For Dr Gray German literature since 1871 has been dominated by one intellectual trend: the tendency to think in polar opposites which are felt to be both diametrically opposed and yet capable of fusion, of synthesis. In tracing this trend in literature, he is led to enquire how far the same preoccupations were linked with the German history of the time. In short, did the main literary tradition help to create an atmosphere in which the tyranny of 1933 to 1945 could establish itself. In this 1965 text, Dr Gray uses a combination of broad survey and detailed analysis. The opening chapters isolate and define the tradition, and in a wide sweep show its influence wherever it is to be found in modern German literature, relating it to contemporary events. There are detailed studies of Thomas Mann and Rilke, Hofmannsthal's Der Schwierige and English resistance to German literature.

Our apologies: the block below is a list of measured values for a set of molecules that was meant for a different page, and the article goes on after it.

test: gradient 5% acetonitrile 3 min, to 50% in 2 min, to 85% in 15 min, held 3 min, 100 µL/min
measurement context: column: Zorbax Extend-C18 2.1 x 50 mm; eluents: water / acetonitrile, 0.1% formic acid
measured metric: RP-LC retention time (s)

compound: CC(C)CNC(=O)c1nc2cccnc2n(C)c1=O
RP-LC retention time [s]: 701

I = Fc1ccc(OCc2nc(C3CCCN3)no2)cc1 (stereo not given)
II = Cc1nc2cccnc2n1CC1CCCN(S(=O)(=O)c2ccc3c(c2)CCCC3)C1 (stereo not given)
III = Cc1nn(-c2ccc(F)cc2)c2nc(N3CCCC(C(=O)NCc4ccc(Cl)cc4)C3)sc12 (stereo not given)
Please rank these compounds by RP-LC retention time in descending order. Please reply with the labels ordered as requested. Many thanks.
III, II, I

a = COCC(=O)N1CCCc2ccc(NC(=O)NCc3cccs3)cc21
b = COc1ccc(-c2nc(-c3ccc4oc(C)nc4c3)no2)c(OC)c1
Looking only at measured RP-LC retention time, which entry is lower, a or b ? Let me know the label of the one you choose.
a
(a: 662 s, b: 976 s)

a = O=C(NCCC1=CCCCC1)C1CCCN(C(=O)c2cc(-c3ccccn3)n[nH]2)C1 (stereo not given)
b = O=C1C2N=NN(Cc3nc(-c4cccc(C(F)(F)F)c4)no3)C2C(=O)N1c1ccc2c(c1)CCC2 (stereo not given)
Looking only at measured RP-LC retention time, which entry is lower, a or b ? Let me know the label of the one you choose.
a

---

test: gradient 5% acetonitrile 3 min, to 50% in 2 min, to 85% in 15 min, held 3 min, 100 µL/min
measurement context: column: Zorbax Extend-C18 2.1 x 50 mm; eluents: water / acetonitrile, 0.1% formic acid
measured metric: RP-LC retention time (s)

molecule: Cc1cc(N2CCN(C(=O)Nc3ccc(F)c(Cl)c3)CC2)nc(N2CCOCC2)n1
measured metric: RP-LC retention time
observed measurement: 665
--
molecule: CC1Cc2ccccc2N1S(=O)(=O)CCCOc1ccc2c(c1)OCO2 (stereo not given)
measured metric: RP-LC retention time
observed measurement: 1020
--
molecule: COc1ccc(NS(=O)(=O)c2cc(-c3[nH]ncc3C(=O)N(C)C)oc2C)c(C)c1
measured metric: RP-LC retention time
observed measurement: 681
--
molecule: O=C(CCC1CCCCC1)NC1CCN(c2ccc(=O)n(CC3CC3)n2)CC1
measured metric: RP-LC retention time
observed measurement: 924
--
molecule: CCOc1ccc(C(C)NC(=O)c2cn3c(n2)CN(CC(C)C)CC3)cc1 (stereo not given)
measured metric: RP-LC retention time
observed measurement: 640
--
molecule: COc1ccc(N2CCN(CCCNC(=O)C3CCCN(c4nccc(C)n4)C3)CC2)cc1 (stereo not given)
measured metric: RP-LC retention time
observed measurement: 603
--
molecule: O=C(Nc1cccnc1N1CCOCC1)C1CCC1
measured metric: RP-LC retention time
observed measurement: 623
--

|Publisher:||Cambridge University Press|
Table of ContentsPreface; Acknowledgements; Introduction: the German tradition; part I. Writers and Politics: 1. Writers and politics: 1871–1918; 2. Writers and politics: 1918–1933; 3. Writers and politics: 1933–1945; Part II. Thomas Mann: 4. Buddenbrooks (1); 5. Buddenbrooks (2)' 6. Tonio Kröger; Death in Venice; 7. the Magic Mountain; 8. Mario and the Magician; 9. The 'Joseph' novels; 10. Dr Faustus; Part III. Rilke: 11. Rilke's poetry; 12. Rilke and mysticism; 13. Malte Laurids Brigge; The Duino Elegies; 14. The Sonnets to Orpheus; Part IV. Reshaping the Tradition: 15. Hofmannsthal and Der Schwierige; 16. English resistance to German literature from Coleridge to D. H. Lawrence; Notes; Bibliography; Index.